Research output: Contribution to journal › Journal article

Published

Article number | P137 |
---|---|

<mark>Journal publication date</mark> | 2011 |

<mark>Journal</mark> | The Electronic Journal of Combinatorics |

Issue number | 1 |

Volume | 18 |

Number of pages | 16 |

<mark>State</mark> | Published |

<mark>Original language</mark> | English |

In 1970 P. Monsky showed that a square cannot be triangulated into an odd number of triangles of equal areas; further, in 1990 E. A. Kasimatis and S. K. Stein proved that the trapezoid T(α) whose vertices have the coordinates (0,0), (0,1), (1,0), and (α,1) cannot be triangulated into any number of triangles of equal areas if α>0 is transcendental.

In this paper we first establish a new asymptotic upper bound for the minimal difference between the smallest and the largest area in triangulations of a square into an odd number of triangles. More precisely, using some techniques from the theory of continued fractions, we construct a sequence of triangulations Tni of the unit square into ni triangles, ni odd, so that the difference between the smallest and the largest area in Tni is O(1n3i).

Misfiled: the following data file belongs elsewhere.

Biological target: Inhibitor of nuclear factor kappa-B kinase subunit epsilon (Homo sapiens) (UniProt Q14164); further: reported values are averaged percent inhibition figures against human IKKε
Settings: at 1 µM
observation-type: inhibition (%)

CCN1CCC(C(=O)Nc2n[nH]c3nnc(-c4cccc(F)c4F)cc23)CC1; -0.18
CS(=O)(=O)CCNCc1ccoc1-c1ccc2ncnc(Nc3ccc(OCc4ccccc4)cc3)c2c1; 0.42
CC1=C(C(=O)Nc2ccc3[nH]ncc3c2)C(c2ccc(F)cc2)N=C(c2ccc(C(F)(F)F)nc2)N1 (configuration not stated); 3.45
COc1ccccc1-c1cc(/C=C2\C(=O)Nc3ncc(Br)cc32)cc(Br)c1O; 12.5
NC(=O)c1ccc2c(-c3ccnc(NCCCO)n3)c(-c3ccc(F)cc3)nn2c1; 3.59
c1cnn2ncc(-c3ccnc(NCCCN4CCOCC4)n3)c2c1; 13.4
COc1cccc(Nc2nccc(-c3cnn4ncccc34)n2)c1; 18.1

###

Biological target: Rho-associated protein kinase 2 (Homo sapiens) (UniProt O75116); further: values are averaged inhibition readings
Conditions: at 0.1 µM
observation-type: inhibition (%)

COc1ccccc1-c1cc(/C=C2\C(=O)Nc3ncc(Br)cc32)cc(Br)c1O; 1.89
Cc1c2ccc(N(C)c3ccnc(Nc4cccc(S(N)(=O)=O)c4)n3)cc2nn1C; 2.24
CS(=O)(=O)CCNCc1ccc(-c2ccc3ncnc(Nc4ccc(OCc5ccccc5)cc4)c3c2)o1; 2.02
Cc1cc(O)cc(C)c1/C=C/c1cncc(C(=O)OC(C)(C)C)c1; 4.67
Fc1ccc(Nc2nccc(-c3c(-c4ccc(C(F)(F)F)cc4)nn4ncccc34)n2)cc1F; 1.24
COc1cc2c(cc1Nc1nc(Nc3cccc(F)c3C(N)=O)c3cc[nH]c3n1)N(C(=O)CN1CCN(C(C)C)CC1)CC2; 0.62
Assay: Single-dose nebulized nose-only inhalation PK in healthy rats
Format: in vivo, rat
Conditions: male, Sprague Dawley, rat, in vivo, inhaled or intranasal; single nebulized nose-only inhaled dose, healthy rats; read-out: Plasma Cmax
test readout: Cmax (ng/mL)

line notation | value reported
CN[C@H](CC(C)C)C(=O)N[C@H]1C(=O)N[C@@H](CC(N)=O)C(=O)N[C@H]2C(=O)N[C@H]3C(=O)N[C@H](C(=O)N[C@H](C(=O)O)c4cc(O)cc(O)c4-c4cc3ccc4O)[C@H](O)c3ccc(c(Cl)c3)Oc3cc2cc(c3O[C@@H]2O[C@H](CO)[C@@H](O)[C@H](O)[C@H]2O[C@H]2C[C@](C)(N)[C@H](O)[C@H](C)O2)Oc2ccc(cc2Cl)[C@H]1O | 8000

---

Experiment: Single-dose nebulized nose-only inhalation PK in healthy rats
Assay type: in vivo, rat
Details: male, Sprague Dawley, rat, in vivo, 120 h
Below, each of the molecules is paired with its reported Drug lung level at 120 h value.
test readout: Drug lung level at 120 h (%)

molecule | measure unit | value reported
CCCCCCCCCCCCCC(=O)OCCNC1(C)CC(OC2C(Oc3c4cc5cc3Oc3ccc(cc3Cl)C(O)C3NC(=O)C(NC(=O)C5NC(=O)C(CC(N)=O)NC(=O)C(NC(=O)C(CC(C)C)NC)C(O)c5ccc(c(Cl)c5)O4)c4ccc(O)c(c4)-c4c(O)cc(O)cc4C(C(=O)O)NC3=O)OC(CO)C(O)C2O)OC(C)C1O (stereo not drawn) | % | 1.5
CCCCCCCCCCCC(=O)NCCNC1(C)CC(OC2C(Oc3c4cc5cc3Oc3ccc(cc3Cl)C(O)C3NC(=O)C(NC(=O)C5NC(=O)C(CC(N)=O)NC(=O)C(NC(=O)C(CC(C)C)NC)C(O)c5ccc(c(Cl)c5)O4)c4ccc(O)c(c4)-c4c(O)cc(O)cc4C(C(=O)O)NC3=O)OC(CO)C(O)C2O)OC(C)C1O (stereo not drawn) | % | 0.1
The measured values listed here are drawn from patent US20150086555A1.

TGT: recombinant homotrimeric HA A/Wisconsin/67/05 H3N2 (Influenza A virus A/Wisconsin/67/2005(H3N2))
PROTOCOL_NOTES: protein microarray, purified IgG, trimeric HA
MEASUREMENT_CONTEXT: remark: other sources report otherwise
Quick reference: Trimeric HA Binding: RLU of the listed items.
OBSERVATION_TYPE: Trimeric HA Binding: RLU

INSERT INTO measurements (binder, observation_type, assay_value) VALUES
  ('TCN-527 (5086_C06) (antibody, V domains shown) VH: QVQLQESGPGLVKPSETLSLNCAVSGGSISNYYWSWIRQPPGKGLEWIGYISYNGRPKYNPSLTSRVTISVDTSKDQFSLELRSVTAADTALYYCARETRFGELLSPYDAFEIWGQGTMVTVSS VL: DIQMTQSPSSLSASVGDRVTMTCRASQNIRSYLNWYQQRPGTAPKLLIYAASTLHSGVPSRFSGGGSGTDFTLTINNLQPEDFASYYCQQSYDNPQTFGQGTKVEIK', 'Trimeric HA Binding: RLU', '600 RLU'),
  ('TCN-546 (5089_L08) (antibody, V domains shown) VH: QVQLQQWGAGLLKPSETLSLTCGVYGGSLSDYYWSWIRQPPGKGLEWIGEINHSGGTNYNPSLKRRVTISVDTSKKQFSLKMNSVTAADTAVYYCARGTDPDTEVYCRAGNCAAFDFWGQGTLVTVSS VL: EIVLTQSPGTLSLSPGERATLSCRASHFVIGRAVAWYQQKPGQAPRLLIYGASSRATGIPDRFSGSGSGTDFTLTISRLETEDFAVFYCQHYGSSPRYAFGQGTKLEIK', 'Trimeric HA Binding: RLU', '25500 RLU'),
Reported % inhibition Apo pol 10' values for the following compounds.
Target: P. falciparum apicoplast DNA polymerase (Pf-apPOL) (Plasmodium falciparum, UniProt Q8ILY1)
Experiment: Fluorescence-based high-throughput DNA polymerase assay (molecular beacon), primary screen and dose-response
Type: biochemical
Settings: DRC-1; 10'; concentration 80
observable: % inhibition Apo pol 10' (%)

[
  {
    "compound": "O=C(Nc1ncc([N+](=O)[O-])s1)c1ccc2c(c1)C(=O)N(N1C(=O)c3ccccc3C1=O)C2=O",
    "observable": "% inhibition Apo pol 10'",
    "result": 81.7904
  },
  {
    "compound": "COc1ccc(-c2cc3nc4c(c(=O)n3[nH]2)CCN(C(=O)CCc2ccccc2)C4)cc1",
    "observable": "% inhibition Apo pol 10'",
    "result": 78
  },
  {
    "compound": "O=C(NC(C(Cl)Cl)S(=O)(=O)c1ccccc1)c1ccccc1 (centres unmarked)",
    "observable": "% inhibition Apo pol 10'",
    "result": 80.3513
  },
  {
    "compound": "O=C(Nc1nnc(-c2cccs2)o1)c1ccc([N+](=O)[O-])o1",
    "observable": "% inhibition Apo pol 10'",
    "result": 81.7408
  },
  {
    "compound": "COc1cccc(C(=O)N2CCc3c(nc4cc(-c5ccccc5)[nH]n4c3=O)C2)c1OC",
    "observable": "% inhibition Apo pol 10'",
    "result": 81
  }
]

We then prove that for an arbitrarily fast-growing function f:N→N, there exists a transcendental number α>0 and a sequence of triangulations Tni of the trapezoid T(α) into ni triangles, so that the difference between the smallest and the largest area in Tni is O(1f(ni)).

In this paper we first establish a new asymptotic upper bound for the minimal difference between the smallest and the largest area in triangulations of a square into an odd number of triangles. More precisely, using some techniques from the theory of continued fractions, we construct a sequence of triangulations Tni of the unit square into ni triangles, ni odd, so that the difference between the smallest and the largest area in Tni is O(1n3i).

We then prove that for an arbitrarily fast-growing function f:N→N, there exists a transcendental number α>0 and a sequence of triangulations Tni of the trapezoid T(α) into ni triangles, so that the difference between the smallest and the largest area in Tni is O(1f(ni)).